India pitches for declaring 2019 as International Year of Millets

India (Union Ministry of Agriculture) has written to Food and Agriculture Organisation (FAO) of United Nations (UN) proposing declaration of year 2019 as “International Year of Millets”. It has requested inclusion of this proposal in agenda of 26th session of the Committee on Agriculture (COAG) meeting, scheduled to be held in October 2018 in Rome, Italy. Adoption of this proposal by FAO with support of its member nations will enable it to be moved to United Nations General Assembly (UNGA) for declaration of 2019 as International Year of Millets.”

Note: India is celebrating 2018 as National Year of Millets. It is promoting cultivation of millets as part of this celebration by amending cropping pattern of areas which are especially susceptible to climate change.


Millets are smart food and good for consumers, farmers and planet multiple and has untapped uses such as food, feed, biofuels and brewing. Observation of Year of Millets will help to promote production and consumption of millets. It will inturn contribute in fight against targeted hunger and mitigate effect of climate change in long run. Popularizing millets will also benefit future generations of farmers as well as consumers.


Millet is common term to categorize small-seeded grasses that are often termed nutri-cereals or dryland-cereals. It mainly includes sorghum, ragi, pearl millet, small millet, proso millet, foxtail millet, barnyard millet, kodo millet etc. They are adapted to harsh environment of semi-arid tropics. They require low or no purchased inputs, thus they are backbone for dry land agriculture.

Benefits of Millets

Nutritional Superiority: Millets are nutritionally superior to wheat and rice owing to their higher levels of protein with more balanced amino acid profile, crude fibre and minerals such as Iron, Zinc, and Phosphorous. It provides nutritional security and act as shield against nutritional deficiency, especially among children and women.

Health Benefits: Pellagra (niacin deficiency), Anaemia (iron deficiency), B-complex vitamin deficiency can be effectively tackled with intake of less expensive but nutritionally rich food grains like millets. It can also help tackle health challenges such as obesity, diabetes and lifestyle problems as they are gluten free and also have low glycemic index and are high in dietary fibre and antioxidants.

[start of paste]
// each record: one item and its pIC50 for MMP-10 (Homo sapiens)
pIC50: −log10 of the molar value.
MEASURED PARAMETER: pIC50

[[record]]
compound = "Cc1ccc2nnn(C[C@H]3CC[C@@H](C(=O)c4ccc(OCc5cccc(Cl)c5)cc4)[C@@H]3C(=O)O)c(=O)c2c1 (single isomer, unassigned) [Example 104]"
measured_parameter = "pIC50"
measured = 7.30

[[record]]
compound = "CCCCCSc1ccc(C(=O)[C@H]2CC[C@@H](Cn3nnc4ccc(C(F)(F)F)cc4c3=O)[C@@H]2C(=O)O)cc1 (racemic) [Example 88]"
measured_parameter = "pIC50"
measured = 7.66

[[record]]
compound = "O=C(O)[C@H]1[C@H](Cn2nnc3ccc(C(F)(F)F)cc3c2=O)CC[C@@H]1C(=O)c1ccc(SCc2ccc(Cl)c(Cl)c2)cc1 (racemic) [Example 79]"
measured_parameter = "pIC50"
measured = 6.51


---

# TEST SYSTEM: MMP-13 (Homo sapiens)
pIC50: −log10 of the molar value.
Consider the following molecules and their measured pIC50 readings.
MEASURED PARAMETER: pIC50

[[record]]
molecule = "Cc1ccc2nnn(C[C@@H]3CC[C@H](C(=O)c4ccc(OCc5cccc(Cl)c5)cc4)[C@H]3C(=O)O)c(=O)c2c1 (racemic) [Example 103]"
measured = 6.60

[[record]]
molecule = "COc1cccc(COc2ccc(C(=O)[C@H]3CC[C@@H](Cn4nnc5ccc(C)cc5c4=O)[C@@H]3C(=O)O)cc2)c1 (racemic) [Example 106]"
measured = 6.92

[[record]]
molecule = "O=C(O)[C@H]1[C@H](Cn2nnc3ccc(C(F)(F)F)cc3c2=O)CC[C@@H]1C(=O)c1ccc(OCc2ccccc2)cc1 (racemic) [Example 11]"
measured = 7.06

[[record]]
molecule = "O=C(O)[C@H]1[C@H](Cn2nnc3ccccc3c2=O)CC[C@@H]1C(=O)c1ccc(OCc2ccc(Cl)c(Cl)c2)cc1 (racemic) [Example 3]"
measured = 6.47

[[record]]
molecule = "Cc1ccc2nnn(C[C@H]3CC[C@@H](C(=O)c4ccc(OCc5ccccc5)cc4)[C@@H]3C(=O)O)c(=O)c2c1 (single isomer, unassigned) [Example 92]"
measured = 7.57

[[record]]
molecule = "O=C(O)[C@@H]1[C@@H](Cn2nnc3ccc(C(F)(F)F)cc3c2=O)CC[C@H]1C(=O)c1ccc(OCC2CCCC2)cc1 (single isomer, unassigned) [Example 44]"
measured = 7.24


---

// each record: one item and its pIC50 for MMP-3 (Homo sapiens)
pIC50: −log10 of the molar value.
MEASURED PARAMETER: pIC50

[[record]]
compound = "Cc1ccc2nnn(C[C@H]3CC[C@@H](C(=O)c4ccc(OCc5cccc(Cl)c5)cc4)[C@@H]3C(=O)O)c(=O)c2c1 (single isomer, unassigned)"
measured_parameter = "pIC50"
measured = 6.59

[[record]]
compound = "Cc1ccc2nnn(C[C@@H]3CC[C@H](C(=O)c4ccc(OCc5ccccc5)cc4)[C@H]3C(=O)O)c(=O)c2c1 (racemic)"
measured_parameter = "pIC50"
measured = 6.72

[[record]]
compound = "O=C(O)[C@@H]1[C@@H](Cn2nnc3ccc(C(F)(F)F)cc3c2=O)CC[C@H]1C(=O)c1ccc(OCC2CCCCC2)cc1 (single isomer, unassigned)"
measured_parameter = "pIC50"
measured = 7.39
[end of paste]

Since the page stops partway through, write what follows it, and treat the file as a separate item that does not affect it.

Income and livelihood Source: Millets are important staple cereal crop for millions of small holder dryland farmers. They offer nutrition, resilience, income and livelihood for farmers even in difficult times. They have multiple untapped uses such as food, feed, fodder, biofuels and brewing. Thus, millets are Smart Food as they are Good for the Farmer and Good for Planet.

Climate Change: Millets are photo-insensitive and resilient to climate change. They are hardy, resilient crops that have low carbon and water footprint. They can withstand high temperatures and grow on poor soils with little or no external inputs. In times of climate change they are often last crop standing and thus are good risk management strategy for resource-poor marginal farmers.

Month: Categories: Environment Current Affairs 2018


India to grow 7.2% in 2018-19 down from earlier projection of 7.4%: Ind-Ra Outlook

Rating agency India Ratings & Research (Ind-Ra) in its Mid-Year FY19 Outlook has revised down India’s growth to 7.2% from its earlier projection of 7.4% for 2018-19 (FY19). The downward revision comes as Indian economy to face headwinds from high crude oil prices, increase in minimum support prices (MSP) of kharif crops, rising trade protectionism, depreciating currency and no visible signs of  abatement of the non-performing assets (NPA) of the banking sector.

Ind-Ra Mid-Year FY19 Outlook Projections

Drivers of Growth: Growth in India is being primary driven by private consumption and government spending. But other two engines of growth – investment and exports – have slowed down.

Capital expenditure: Capex by government alone will be insufficient to revive the capex cycle of the economy. Its share in total capex of economy was only 11.1% during 2012-17. On the other hand, share of private corporations was 40.9%. Private corporations in combination with household sector command 77.5% of total investment in the economy, so their capex revival is important for broad-based recovery in the investment cycle of the economy.

Consumption expenditure: Private final consumption expenditure is projected to grow at 7.6% in 2018-19 compared to 6.6% in 2017-18, while expansion of government final consumption expenditure is expected to slow down to 8.6% from 10.9% during the same period.

Exports: The annual value of exports will touch $345 billion in FY19, crossing peak of $318 billion attained in FY14, but India will continue to face headwinds on the exports front.

Rupee: It has already depreciated 7.7% till July 2018 in response to elevated global turbulence, worsening of current account deficit (CAD), rising inflation and concerns related to fiscal deficit.

CAD: India’s currency account deficit to rise to 2.6% of GDP in 2018-19, up from 1.9 % in the last fiscal year. In absolute terms, it is expected to widen to $ 71.1 billion in 2018-19 from $48.7 billion in 2017-18. Mobilisation of $25 billion from non-resident Indians (NRIs), similar to funds raised in 2013, will be able to finance CAD.

Ind-Ra is one of the India’s most respected credit rating agency that provides ratings, research and rigorous analytics of market in India. The headquarters of Ind-Ra is located in Mumbai and is belong to Fitch group.

Month: Categories: Business & Economy Current Affairs 2018